TUSCALOOSA — Independent presidential candidate Robert F. Kennedy, Jr. spoke to a large crowd in Tuscaloosa on Wednesday as he shared his campaign message in a wildly pro-Trump state.
Kennedy has surged as an independent candidate in recent months. His criticism of the federal government's actions during the COVID-19 pandemic, vaccine skepticism, environmental and agricultural advocacy, criticism of U.S. war interventions, and calls for increased government accountability have made him popular with voters across all parties.
Kennedy spoke first of his long history in Alabama, including living in Lowndes County and moving in a "Jeep with no roof." He also included his time engaging in state litigation through his legal advocacy as a founder of the Waterkeeper Alliance.
"I came up here for a presidential campaign for my uncle, Ted Kennedy, in 1980, and I lived in Birmingham," he said. "I visited all 67 counties in Alabama. And then, over the years, as I was running Waterkeepers, we had a lot of Riverkeepers here in Alabama. The first one was in Tuscaloosa… Alabama has the Mobile Bay and many others, so I did a lot of litigation in this state on those rivers. I feel like Alabama is a second home to me."
Kennedy spoke at length about the issues that prompted him to run for president, drawing a straight line from his environmental work to the actions taken by the government during the COVID-19 pandemic.
Much of Kennedy's concerns surrounding American agriculture, housing, economy, and governmental mismanagement centers on BlackRock, the multinational, multi-trillion dollar investment company, which Kennedy claimed has its fingers in virtually every economic pie in the U.S. and elsewhere. He also criticized the role of the World Economic Forum (WEF) for working to make traditional staples of American ownership an economic impossibility.
"[BlackRock] is the third largest economy in the world," Kennedy said. "And the CEO of BlackRock, Larry Fink, is on the board of the [WEF], and the [WEF], which just met in Davos, has a plan for humanity which they call the Great Reset, it's the billionaire boys club, they meet every year there in Switzerland. And their plan, they call the great reset. And when he was asked to explain what that means, Klaus Schwab, who runs the [WEF], said, 'You will own nothing, but you will be happy.' So, they're on their way to achieving at least the first part of that promise."
"When I was your age, the central promise of the American Dream was that if you work hard and play by the rules, you could finance a home; you could raise a family; you could have a summer vacation; you could put something aside for retirement. And there is nobody in your generation who believes that that promise applies to them. Not any of my kids, not any of their friends. My kids went to the best colleges, and they have good jobs, but home ownership is completely out of their reach."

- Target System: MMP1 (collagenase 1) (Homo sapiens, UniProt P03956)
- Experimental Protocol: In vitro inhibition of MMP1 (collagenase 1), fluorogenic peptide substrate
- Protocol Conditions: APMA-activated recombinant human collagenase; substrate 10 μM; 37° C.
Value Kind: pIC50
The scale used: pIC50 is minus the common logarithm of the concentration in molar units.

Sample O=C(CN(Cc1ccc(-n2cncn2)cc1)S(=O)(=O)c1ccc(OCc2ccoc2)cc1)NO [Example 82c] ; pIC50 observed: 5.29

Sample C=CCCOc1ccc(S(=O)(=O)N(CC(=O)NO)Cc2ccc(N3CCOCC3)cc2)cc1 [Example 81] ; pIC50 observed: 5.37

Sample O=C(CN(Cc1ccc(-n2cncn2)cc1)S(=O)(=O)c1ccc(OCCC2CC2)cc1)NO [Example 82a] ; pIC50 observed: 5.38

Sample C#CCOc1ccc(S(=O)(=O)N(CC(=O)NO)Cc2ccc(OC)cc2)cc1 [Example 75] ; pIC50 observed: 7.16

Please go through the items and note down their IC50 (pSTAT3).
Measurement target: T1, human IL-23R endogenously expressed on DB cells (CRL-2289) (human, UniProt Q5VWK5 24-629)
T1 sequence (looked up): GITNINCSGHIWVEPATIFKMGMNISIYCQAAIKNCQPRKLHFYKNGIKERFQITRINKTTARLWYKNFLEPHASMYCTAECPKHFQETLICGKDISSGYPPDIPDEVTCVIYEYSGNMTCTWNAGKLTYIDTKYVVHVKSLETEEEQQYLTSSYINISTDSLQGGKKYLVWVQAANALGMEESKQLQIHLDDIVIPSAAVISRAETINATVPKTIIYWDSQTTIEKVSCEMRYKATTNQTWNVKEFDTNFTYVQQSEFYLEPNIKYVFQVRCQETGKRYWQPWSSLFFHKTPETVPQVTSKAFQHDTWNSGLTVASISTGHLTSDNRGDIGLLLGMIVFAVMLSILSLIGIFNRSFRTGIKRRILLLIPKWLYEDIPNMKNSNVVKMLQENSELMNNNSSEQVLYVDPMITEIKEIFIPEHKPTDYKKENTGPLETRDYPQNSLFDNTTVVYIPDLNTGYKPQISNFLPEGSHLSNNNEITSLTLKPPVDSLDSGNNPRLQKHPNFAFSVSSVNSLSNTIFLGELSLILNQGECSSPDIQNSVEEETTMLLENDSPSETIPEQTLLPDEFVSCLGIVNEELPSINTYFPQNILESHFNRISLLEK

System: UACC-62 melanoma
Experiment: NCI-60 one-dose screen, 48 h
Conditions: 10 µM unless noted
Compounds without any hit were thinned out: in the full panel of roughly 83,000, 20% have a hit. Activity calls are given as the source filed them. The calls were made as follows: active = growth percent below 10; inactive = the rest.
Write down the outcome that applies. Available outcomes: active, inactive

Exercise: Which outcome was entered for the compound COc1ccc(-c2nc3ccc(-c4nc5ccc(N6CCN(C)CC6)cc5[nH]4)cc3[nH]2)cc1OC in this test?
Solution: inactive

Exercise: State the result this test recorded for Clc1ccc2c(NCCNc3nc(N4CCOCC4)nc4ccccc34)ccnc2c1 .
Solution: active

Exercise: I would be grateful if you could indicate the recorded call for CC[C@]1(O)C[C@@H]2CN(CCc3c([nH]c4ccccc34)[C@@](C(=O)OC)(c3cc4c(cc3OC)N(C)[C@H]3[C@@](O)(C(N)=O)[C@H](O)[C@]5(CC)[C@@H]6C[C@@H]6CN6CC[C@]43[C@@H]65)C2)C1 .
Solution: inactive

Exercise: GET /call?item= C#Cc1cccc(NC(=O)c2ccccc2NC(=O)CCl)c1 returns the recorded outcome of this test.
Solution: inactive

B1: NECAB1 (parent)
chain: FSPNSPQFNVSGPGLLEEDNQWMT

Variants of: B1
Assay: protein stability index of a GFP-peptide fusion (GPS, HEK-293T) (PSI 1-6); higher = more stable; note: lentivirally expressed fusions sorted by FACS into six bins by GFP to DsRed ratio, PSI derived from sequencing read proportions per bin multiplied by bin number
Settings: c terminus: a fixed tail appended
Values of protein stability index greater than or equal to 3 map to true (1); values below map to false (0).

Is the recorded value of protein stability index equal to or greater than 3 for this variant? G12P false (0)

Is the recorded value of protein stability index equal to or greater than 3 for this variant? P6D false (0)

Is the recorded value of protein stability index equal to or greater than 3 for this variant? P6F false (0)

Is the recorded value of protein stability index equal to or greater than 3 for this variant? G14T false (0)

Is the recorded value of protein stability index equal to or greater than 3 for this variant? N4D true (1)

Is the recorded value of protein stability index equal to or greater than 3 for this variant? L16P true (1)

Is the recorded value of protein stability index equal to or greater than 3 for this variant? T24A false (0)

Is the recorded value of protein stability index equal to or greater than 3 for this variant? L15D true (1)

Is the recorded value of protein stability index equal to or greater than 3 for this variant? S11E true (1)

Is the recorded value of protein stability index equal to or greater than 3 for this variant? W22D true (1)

Additionally, while Kennedy expressed an ardent desire not to engage in political mudslinging against his top opponents, he talked about the perceived failures of former President Donald Trump and President Joe Biden, especially during the COVID-19 pandemic.
The crux of Kennedy's campaign platform centered around reforming and restructuring federal agencies, which he claims are all under the immense influence of major corporations pushing less-than-altruistic agendas.
"President Trump had, I think, double the amount of lobbyists than any President in United States history running our agencies," Kennedy said. "You can't reform them when you've got the swamp creatures running them, and I'm not going to do that. I'm going to do something different. I never thought I'd run for President of the United States. I watched what was happening during COVID and saw my country going in a direction that I never thought would happen. And that's what made me run. And I have one objective and that is to restore the promise of this country, and principally to your generation. The way my dad did in America that I was proud of, and I want to give you guys the kind of America that you can be proud of."
Kennedy acknowledged that he needed an additional 5,000 signatures to appear on Alabama's ballot. However, pointing to recent data showing that more citizens identify as Independent than Democrat or Republican, Kennedy believes the unprecedented political landscape is ripe for electing the nation's first-ever independent president.
"I'm in a better position right now than any independent in American history for the past 100 years since Teddy Roosevelt," he said. "I'm running against the two men, each of whom, if the other one wasn't running, would score as the least popular major party candidate to ever run for president. Seventy percent of the American public say they do not want a contest between President Biden and President Trump. I think the threshold point for me is the moment people understand that I can win this election."
Kennedy also likes his odds with a contingent election, which would require the U.S. House of Representatives to select the next president if no one candidate received a majority of electors. In such cases, each state votes in one block. The last contingent election came after a presidential race 200 years ago.
"In order to win, you need 26 votes, and neither side has that," Kennedy explained. "And no Biden supporter in the House is ever going to vote for Trump because their career would be over. And no Trump supporter is ever going to Vote for Biden because their career would be over. And under the 26th Amendment, they have to stay in Congress and vote on nothing else until they make a decision."
He continued, "It seems clear that they're going to have to go with a compromise candidate, and I feel like I'm in the best position to be that compromise candidate."
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